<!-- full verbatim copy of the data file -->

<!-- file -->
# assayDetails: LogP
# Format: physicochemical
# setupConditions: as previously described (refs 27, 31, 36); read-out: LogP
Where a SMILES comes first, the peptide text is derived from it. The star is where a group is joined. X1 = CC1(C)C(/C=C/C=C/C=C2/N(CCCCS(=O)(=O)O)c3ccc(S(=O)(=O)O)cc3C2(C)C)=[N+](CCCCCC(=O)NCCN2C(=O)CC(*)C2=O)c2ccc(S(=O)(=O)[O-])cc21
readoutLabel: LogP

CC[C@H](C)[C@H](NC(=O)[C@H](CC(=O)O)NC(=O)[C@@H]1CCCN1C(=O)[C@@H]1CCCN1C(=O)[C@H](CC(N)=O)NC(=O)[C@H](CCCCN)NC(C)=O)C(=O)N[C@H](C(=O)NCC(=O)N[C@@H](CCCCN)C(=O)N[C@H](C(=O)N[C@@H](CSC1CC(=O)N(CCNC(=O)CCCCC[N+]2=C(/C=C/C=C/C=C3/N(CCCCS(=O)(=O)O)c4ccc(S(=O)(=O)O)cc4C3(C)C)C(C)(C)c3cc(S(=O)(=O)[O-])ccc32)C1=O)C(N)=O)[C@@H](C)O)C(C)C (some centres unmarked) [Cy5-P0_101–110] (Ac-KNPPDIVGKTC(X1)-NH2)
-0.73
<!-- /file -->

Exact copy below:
# assayDetails: LogP
# Format: physicochemical
# setupConditions: as previously described (refs 27, 31, 36); read-out: LogP
Where a SMILES comes first, the peptide text is derived from it. The star is where a group is joined. X1 = CC1(C)C(/C=C/C=C/C=C2/N(CCCCS(=O)(=O)O)c3ccc(S(=O)(=O)O)cc3C2(C)C)=[N+](CCCCCC(=O)NCCN2C(=O)CC(*)C2=O)c2ccc(S(=O)(=O)[O-])cc21
readoutLabel: LogP

CC[C@H](C)[C@H](NC(=O)[C@H](CC(=O)O)NC(=O)[C@@H]1CCCN1C(=O)[C@@H]1CCCN1C(=O)[C@H](CC(N)=O)NC(=O)[C@H](CCCCN)NC(C)=O)C(=O)N[C@H](C(=O)NCC(=O)N[C@@H](CCCCN)C(=O)N[C@H](C(=O)N[C@@H](CSC1CC(=O)N(CCNC(=O)CCCCC[N+]2=C(/C=C/C=C/C=C3/N(CCCCS(=O)(=O)O)c4ccc(S(=O)(=O)O)cc4C3(C)C)C(C)(C)c3cc(S(=O)(=O)[O-])ccc32)C1=O)C(N)=O)[C@@H](C)O)C(C)C (some centres unmarked) [Cy5-P0_101–110] (Ac-KNPPDIVGKTC(X1)-NH2)
-0.73